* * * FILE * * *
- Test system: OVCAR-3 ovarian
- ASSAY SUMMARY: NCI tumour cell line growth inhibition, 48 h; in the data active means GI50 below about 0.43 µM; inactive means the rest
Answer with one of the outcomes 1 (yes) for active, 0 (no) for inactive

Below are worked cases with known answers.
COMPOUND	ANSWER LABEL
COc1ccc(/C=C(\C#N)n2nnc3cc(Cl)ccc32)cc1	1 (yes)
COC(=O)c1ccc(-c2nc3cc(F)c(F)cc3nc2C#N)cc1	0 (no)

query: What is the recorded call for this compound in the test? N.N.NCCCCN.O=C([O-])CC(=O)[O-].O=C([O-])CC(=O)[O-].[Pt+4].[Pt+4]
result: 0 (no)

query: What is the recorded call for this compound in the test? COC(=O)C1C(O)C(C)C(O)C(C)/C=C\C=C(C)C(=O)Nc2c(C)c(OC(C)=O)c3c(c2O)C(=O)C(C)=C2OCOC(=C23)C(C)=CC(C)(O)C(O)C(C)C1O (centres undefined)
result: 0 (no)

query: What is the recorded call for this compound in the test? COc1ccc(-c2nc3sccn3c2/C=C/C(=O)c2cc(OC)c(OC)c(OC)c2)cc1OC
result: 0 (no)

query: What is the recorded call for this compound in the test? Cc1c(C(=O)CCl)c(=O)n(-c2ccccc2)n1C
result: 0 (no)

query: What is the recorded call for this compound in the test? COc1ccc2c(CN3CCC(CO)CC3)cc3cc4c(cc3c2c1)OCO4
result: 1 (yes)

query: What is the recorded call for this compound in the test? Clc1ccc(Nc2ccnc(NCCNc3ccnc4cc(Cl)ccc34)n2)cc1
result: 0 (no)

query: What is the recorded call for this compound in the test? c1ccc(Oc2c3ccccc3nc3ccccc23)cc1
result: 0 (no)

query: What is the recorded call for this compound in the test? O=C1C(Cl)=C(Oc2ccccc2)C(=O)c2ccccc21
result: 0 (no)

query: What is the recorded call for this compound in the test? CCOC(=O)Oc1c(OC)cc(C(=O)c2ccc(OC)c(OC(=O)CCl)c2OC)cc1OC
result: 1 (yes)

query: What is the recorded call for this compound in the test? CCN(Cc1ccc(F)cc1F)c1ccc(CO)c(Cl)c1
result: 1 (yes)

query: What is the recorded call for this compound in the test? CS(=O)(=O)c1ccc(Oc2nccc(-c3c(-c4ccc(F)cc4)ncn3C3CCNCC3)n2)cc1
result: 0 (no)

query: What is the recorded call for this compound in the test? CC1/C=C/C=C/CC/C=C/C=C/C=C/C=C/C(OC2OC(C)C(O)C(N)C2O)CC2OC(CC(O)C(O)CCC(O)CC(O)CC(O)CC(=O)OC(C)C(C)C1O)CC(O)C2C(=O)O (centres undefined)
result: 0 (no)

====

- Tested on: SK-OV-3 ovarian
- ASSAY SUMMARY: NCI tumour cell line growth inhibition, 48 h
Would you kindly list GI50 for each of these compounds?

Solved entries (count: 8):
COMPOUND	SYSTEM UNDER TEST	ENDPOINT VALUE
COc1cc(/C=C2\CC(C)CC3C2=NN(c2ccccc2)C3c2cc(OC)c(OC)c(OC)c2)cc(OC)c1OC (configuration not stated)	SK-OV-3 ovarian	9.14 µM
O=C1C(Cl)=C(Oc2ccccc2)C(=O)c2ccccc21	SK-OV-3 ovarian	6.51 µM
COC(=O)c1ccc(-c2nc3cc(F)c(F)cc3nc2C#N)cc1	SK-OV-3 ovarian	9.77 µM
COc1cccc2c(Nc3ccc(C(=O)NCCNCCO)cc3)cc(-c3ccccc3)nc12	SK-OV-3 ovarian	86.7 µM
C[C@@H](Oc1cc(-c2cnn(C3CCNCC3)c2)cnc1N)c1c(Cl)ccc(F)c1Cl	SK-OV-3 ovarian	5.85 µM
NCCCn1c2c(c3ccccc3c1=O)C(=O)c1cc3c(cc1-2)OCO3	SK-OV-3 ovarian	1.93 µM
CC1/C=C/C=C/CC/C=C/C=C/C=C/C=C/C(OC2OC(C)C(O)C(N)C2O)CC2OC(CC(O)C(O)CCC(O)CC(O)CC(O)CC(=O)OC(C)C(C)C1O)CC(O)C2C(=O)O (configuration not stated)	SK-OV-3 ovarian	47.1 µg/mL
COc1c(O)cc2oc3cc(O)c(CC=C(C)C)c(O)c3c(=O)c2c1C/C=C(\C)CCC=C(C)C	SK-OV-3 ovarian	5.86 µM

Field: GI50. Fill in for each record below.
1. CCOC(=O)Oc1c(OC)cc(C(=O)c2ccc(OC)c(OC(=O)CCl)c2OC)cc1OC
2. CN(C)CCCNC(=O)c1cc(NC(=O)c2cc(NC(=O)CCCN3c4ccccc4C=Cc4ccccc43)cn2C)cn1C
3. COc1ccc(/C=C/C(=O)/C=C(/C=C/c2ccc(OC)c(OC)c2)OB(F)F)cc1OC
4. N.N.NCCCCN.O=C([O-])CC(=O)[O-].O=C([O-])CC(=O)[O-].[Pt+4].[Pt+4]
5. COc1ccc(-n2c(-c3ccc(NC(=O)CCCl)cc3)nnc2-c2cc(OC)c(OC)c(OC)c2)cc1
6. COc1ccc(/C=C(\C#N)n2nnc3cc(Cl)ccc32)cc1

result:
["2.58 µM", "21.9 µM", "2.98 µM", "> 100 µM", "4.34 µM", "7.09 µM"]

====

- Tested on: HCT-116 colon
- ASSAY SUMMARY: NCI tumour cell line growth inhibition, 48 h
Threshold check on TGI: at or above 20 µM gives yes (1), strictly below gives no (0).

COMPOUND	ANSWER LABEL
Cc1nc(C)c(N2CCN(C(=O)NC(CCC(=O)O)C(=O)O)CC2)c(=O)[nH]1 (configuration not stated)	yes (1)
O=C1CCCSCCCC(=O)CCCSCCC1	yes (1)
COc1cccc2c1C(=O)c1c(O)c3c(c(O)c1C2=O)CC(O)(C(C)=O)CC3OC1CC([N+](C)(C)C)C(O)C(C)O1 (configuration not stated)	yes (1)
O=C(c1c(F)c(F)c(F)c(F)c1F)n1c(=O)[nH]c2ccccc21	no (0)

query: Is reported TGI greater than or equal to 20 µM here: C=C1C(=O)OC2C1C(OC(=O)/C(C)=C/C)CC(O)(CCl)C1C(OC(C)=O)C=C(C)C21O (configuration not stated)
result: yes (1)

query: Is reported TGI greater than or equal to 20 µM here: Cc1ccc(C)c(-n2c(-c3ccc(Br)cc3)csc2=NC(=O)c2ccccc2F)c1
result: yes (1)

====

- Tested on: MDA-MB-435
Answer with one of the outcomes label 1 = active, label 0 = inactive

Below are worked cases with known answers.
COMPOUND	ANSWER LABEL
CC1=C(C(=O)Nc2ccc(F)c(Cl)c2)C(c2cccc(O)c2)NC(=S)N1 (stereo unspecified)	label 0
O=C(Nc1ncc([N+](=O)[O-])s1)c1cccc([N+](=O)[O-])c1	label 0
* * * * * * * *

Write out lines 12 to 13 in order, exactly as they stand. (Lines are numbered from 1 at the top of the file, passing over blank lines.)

query: What is the recorded call for this compound in the test? COc1ccc(-c2nc3sccn3c2/C=C/C(=O)c2cc(OC)c(OC)c(OC)c2)cc1OC
result: 0 (no)